Vinimos a St. Louis a aprender todo lo que hace un Athletic Trainer (a parte de a mejorar nuestro inglés), para conseguir por medio de nuestro Máster en Athletic Training ser uno de ellos en un futuro cercano, y quien sabe, algún día como una profesión reconocida en España.
Comenzamos nuestras prácticas en Missouri Baptist University con su equipo de fútbol americano bajo la supervisión de Drew Potter. Allí, trabajábamos con los atletas tratándoles y preparándolos con lo que necesitasen (vendajes, curas…) para el entrenamiento, y preparando las botellas para cuidar la hidratación de los jugadores durante el entrenamiento. Una vez que finalizaba el trabajo en la sala de Athletic Training, salíamos al campo a preparar todo lo necesario para los jugadores, desde los carritos de agua, hielo para los jugadores, maletín de RCP, o estar atentos a los cambios meteorológicos (por si había que suspender el entrenamiento por alguna tormenta), y ayudábamos a los deportistas con los estiramientos y en los ejercicios de readaptación de los que estuviesen lesionados.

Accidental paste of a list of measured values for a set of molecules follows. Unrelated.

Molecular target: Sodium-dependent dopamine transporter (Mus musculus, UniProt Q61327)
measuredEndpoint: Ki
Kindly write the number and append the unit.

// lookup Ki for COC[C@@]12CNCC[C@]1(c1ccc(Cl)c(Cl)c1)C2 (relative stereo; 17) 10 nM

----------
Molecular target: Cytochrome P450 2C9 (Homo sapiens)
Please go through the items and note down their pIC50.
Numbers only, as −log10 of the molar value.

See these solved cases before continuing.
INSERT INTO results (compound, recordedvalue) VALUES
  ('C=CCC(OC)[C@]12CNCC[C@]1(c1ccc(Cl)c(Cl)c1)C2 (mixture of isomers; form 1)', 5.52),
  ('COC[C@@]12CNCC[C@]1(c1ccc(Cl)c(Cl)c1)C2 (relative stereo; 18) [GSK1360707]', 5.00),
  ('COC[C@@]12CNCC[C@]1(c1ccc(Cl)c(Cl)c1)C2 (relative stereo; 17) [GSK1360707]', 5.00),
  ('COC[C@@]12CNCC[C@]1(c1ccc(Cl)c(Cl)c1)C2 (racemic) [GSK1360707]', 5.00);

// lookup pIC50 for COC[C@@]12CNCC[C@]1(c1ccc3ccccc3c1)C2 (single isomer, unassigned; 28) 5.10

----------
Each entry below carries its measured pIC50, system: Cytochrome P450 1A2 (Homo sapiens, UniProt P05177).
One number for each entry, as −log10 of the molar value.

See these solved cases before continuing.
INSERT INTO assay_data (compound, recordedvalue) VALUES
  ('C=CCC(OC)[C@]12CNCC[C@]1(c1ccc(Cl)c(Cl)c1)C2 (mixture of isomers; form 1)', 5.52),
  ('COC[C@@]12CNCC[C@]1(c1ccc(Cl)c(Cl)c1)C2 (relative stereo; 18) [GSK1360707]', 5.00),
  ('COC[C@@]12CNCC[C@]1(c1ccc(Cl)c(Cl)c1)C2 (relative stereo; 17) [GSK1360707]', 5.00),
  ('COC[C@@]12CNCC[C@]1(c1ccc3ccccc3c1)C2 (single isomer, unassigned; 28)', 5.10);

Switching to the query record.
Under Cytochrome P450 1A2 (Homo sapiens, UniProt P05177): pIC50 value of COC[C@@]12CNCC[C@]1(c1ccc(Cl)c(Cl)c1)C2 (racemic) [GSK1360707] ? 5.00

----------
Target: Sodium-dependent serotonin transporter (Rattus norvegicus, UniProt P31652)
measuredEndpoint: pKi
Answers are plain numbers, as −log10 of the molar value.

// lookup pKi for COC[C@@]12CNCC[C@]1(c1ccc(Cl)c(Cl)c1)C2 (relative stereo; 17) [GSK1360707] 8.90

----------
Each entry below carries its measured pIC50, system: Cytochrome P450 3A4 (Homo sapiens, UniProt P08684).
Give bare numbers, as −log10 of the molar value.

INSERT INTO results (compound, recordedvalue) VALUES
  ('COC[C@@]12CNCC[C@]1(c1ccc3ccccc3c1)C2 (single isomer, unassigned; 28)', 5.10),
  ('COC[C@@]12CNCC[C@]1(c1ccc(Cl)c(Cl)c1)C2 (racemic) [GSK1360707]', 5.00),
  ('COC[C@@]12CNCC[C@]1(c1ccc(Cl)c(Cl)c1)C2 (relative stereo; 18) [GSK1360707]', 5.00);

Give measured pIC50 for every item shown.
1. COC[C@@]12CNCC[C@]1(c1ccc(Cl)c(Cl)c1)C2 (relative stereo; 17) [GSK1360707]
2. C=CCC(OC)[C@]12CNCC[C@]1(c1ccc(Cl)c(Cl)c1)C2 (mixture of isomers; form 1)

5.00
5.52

La temporada de fútbol americano concluyó, por lo que comenzamos nuestra segunda rotación clínica en SLU bajo la supervisión de Petra Knight y el equipo de baloncesto femenino, aunque gracias a la amabilidad de los Athletic Trainers nos dejaron colaborar con otros deportes de SLU como el fútbol femenino, el baloncesto masculino u otros que en España no son tan comunes o no existen, como el softball y béisbol. Aquí nos encontramos con otro nivel. Otro nivel de preparación física, otro nivel de trabajo de los atletas y otro nivel en los medios y las instalaciones disponibles.